My 4 Holiday Best Practices

I’d love for my holidays to be magical and nostalgic this year like a Hallmark commercial but, in reality, I’m pretty wiped out and its still a few weeks until Thanksgiving break.

College students I talk with face longer than normal school breaks too. So many of us are home so much more, its come up that we’re a little nervous about more together time.

I’m not sure where you are as you anticipate the holiday break, but I’m already thinking through what might help my break feel restorative…or maybe just not totally suck.

So, here are a few lifelines I’m holding on to over the holidays in this very tumultous year.

#1: Read.

Fiction is always important to me. I read fiction every night. Lining up a few really good books for the holidays is a high priority on vacations and holidays. Good fiction helps me put worries and to-do lists aside at the end of a day and mentally unwind.

And when I say good fiction, I’m saying all fiction is not created equal. Remember that episode on Friends where Joey reads Rachel’s novel? He’s spot on. There’s plenty of good books out there that satisfy our God-given hunger for good stories.

Check out my top ten all time favorites!

#2: Ritual.

Ok, that sounds weird. I’m not into empty or evil rituals. I am into grounding patterns for my day that can reset my world a little bit. This is especially helpful when there is no outside schedule I laid out for me to follow, like during holidays when school and work are on a back burner.

One ritual I plan to keep is waking before my kids to a cup of coffee and reading my Bible. Another is taking a walk before it gets dark each day. These activities are not new and carrying them on helps me process through my days or prepare for them.



#3: Relax.

For the past few years, I’ve set aside one day of personal vacation before my kids are released on holiday break. On that day, my focus is to do indulgent things like watch a movie at 9am, wrap presents in the living room, and eat what I want to eat from a restaraunt even if I already have a sensible meal in the fridge.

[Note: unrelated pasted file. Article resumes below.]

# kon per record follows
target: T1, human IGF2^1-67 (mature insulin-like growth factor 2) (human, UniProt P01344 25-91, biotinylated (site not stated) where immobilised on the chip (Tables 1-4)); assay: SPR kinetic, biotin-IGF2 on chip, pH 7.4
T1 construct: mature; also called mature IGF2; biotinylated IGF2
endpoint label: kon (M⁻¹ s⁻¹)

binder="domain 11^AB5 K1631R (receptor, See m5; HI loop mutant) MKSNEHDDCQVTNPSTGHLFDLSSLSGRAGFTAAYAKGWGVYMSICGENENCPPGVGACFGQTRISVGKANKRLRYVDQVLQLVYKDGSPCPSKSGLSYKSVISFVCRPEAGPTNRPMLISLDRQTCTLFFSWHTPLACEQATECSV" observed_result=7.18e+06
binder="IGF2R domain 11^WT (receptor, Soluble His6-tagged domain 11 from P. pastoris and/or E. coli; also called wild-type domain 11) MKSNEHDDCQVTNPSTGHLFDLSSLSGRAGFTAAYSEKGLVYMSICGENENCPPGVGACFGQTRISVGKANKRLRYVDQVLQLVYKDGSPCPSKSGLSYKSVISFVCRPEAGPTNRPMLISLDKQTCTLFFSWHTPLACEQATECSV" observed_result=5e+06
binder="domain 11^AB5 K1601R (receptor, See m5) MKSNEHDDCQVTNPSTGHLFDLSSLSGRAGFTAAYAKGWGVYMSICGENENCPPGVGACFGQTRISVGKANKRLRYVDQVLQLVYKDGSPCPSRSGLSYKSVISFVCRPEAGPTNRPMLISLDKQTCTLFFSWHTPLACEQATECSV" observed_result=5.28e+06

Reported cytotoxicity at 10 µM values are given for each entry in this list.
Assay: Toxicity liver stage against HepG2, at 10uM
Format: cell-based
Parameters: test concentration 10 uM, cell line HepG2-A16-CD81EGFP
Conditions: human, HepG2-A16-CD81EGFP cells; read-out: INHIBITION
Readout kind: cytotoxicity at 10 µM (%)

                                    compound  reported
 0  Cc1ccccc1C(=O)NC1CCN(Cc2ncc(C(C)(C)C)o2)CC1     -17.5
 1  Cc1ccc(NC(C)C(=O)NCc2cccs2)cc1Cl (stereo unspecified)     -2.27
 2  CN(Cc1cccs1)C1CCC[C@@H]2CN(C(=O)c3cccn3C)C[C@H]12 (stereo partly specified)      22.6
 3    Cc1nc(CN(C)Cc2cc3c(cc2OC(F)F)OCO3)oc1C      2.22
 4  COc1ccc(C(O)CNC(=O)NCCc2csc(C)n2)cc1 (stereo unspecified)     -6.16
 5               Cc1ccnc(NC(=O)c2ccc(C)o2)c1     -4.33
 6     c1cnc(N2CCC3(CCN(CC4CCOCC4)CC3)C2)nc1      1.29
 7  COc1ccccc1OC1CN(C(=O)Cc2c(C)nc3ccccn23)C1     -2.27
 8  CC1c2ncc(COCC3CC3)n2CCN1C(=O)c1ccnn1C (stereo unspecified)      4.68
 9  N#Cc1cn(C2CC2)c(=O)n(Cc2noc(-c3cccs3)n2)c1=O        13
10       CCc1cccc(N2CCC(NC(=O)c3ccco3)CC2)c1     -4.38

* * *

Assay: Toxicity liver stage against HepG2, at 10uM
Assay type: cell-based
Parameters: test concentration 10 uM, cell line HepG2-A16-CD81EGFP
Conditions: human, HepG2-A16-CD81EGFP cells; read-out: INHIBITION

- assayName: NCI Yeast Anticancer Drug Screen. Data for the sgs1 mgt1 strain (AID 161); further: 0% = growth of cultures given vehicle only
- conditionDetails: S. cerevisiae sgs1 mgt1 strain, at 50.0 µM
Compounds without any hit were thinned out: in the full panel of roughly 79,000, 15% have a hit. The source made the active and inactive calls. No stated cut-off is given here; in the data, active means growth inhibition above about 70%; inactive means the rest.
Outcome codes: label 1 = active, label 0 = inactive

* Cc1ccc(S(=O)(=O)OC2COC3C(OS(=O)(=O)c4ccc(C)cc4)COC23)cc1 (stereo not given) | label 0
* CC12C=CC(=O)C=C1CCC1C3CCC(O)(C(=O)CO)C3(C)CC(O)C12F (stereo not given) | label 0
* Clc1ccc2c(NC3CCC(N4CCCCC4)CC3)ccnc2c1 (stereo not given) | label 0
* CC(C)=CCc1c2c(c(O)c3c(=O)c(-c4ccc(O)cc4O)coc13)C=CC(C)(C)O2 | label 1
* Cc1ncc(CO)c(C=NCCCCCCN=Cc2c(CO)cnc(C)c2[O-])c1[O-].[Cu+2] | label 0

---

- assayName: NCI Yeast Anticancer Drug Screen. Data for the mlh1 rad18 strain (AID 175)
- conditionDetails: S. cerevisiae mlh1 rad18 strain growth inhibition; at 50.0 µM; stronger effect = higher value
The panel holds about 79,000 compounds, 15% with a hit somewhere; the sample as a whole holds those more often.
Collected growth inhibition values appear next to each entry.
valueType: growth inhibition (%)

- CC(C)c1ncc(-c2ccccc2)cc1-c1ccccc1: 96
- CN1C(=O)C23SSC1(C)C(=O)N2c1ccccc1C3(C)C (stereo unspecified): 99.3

Last year I assured my husband I loved and liked him and politely asked him to make himself scarce that day. He is so gracious and made himself scarce that day. It is a wonderful day. I’m looking forward to it this year so much!

Its my version of Treat Yo’self.

#4: Review.

I always spend the early hours of January 1st engaging my soul with some reflection on the past year. This year is one for the books, literally! If there was ever a year to reflect on, this is surely at the top of the list.

I know there are a few ways to do this so pick one that works for you. My favorite is Michael Hyatt’s Seven Questions to Ask About Last Year. Something about sitting in the quiet, remembering, grieving, celebrating, and recording my thoughts on my year helps me face the new one.

If you haven’t tried an exercise like this, consider setting aside some time to reflect and record.


Will more time at home be a gift after so many months of more time at home? I’m trusting that God always has more good in store for all of us in whatever circumstances we find ourselves.

I’ve enjoyed the Lord in each of these practices in different ways and I’m all about sharing the wealth! So let me know if you adopt one. I’d love to hear how it went for you.